An eTrucker survey of 572 drivers found the most common health concern (58 percent) was worry about diet and nutrition, whether their diet had adequate levels of vital nutrients and minimum levels of potentially harmful material like fat, mercury or sodium. But at least three other health worries are a problem for a large number of drivers: Back pain (51 percent), overweight (48 percent) and sleep problems (40 percent). A lot of drivers also reported anxiety problems (25 percent) and arthritis (15 percent) as medical concerns.

Most drivers turn first to over-the-counter medical remedies (54 percent), with vitamins and supplements as their second choice (48 percent). More than a third (34 percent) rely on prescription drugs, and slightly less than a quarter of drivers (24 percent) rely on herbal and natural remedies. And old habits die hard – 10 percent of drivers treat themselves with home remedies.

Faith as Co-Pilot
Faith rides in many cabs out on the interstates.

More than a third (37 percent) of drivers refer to sacred verses in their daily life, according to a survey by eTrucker. Of those drivers almost half (49 percent) said such words were extremely valuable in providing them with inspiration. Another large group (46 percent) said the verses were extremely valuable in providing comfort, and only a slightly smaller number (39 percent) said they were an extremely valuable help in decision making.

The drivers referring to these verses mostly look for references that they can “roll around in my mind mile after mile.” But 46 percent look for ways to help cope with being away from their loved ones, 32 percent find verses that help dispel loneliness, 32 percent look for words to help them cope with fear and 20 percent say they find words to help them fight off temptation. And one in five drivers search for new verses they can talk to fellow truckers about.

Another part of the Truckers News survey shows the diversity and sophistication of the modern driver’s life. Sixty-four percent own their own house or condo, 63 percent own a pickup or sports vehicle and 58 percent own more than one automobile. Here are some numbers that might surprise you – 30 percent own stocks and bonds, 12 percent invest in real estate and 10 percent own a house other than their primary residence.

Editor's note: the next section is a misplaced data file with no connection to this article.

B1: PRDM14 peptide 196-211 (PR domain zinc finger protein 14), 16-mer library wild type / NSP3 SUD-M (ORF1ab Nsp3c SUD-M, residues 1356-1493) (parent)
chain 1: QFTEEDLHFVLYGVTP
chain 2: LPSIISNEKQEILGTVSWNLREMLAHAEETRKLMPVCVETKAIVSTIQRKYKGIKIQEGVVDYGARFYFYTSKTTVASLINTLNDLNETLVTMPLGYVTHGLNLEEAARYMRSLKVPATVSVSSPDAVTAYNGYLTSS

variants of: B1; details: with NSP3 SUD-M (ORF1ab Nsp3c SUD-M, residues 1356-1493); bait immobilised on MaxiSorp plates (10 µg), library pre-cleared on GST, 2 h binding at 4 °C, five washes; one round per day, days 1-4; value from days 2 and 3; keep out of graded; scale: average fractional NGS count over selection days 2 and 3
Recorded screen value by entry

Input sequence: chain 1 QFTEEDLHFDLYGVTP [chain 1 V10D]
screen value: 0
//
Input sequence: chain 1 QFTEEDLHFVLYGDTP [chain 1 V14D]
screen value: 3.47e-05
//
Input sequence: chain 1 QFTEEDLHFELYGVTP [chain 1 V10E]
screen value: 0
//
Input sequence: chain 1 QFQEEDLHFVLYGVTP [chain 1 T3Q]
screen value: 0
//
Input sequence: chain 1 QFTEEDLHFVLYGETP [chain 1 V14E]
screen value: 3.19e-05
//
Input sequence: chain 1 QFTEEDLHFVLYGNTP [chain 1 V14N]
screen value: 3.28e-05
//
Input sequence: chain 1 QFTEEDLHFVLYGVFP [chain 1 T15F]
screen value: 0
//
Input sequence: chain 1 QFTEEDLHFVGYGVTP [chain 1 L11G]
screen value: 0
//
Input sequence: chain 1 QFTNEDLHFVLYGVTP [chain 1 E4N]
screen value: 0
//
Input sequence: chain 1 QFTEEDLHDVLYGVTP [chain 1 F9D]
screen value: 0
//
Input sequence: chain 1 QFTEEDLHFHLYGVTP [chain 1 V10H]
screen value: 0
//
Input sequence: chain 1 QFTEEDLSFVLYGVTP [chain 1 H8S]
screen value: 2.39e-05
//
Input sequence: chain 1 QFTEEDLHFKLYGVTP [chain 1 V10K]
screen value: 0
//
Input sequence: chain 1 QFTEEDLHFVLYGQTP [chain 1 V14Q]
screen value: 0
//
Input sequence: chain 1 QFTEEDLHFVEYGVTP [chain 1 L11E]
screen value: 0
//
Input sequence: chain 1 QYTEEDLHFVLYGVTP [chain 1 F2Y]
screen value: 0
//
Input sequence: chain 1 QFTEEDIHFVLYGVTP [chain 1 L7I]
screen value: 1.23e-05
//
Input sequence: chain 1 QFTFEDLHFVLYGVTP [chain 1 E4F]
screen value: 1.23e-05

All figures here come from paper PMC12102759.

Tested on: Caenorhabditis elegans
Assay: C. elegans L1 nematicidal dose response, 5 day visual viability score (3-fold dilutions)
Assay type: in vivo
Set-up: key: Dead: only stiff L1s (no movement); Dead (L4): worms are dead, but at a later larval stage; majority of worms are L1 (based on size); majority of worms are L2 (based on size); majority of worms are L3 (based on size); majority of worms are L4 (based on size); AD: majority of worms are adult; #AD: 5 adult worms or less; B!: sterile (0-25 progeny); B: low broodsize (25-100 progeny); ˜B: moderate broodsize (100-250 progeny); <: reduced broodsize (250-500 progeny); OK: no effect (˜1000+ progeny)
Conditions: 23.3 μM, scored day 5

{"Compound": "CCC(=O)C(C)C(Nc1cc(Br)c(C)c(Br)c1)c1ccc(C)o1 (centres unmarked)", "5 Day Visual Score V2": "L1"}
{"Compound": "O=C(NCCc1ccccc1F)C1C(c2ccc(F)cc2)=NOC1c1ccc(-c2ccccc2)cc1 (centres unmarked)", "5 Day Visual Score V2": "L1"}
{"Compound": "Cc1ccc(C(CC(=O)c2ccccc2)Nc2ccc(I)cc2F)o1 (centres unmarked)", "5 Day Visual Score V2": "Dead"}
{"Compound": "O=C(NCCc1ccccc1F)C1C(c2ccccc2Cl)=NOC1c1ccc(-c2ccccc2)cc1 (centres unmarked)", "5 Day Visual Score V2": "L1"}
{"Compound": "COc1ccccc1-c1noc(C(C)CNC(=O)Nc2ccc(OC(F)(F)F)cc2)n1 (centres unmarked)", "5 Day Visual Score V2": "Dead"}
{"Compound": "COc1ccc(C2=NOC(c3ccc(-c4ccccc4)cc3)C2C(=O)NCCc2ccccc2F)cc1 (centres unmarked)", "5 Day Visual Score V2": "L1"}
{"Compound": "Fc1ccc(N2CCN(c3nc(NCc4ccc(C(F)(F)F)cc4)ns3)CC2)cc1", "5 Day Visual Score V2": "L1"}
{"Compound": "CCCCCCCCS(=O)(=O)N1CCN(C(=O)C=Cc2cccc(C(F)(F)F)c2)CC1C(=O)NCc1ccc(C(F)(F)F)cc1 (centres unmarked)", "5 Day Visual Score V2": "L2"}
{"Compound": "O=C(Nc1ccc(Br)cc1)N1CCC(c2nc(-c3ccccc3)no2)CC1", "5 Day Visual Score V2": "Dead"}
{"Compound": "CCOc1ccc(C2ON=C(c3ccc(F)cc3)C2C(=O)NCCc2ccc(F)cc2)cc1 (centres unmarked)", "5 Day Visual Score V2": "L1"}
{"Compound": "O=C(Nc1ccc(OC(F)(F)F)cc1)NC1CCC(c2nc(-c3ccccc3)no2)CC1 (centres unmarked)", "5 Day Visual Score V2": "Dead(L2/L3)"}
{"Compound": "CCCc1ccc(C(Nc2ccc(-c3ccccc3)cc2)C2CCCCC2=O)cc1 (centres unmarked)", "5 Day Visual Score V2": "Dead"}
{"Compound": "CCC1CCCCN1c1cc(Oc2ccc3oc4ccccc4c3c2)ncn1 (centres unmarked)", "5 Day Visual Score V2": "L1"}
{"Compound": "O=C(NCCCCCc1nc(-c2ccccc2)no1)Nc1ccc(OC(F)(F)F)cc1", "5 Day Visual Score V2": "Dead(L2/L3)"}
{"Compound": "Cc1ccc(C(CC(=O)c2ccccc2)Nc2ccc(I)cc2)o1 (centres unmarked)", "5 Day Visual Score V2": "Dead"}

One of those drivers is the Ecklund veteran Paul Reising, who is “buying real estate. I just bought a duplex to rent out. That and my social security are my retirement.”

The Truckers News survey also found that 60 percent of truckers now use the Internet in some way. While nine out of 10 users have Web connection at home, 17 percent use their laptops at a truckstop and 14 percent go into the truckstop and use a kiosk. And 13 percent of drivers access the Net from their truck.

From her study of truckers, Youngblood found that pride in the work and self-esteem were strong in the industry, with a stunning 72 percent of the drivers rating their belief in the importance of their work to society as “high.”

“As a group, over-the-road truckers hold high ethical standards,” Youngblood says in her report. “Seventy-two percent believe their work is very important to society. Only 11 percent feel their work is of low value. This belief correlates highly with other attitudes and behaviors that reflect a sense of responsibility to society, the domain, the workplace, to self and others.”

And she found that how much they loved their work was related to how much they earned.
Youngblood found that 71 percent of drivers said driving was in their blood and they were “certain” or “absolutely certain'” that driving is what they want to do. Fifty-three percent of these drivers described themselves as “smokin’.” No one driving only for the money is “smokin,'” said Youngblood. But 27 percent of drivers who said they were “smokin'” netted over $50,000. On the other hand, drivers who said that driving was only somewhat in their blood were more likely to report that they felt that instead of “smokin'” in the profession, they were just “plodding.”

Importantly, Youngblood also confirmed that drugs and alcohol were not used by most drivers as a coping technique.

So what did this highly trained researcher in industrial/organizational psychology title her report that was so full of arcane phraseology, graphs, charts and mathematical and research formulas? What else? Youngblood was so impressed by the drivers she studied that she titled it “Knights of the Road.”

Six Days on the Road with the Doc
A professor goes OTR to launch a remarkable research project into the trucking life

By Dr. Sheryl Youngblood
(Dr. Youngblood is a professor of industrial/organizational
psychology at Marywood University in Pennsylvania)

It is the summer before last, July 4. Many Americans are barbequing chicken and steaks on the grill; people are sitting in lounge chairs or at tables with drinks in their hands. Some are in the air-conditioned house, relaxing on a sofa and watching the big-screen television.

While others are celebrating, I am observing truck drivers who have surrendered time with family and friends to spend this day delivering the goods to which we have grown accustomed and view as our inalienable rights. These Knights of the Road arose very early, inspected their trucks, completed paperwork and started down the highway to any number of destinations. They have been abiding by speed limits, pulling in for weight inspections and searching for truck washes to keep their trucks “looking good.” They frequently cheer each other with humor and good will: “God Bless You,” “There’s a Smokey on mile marker 97,” “Is there a truck wash open?” I see them working diligently to get their loads to the warehouse on time, so the rest of us can get in our cars, go to the stores and buy all those things that we need and want.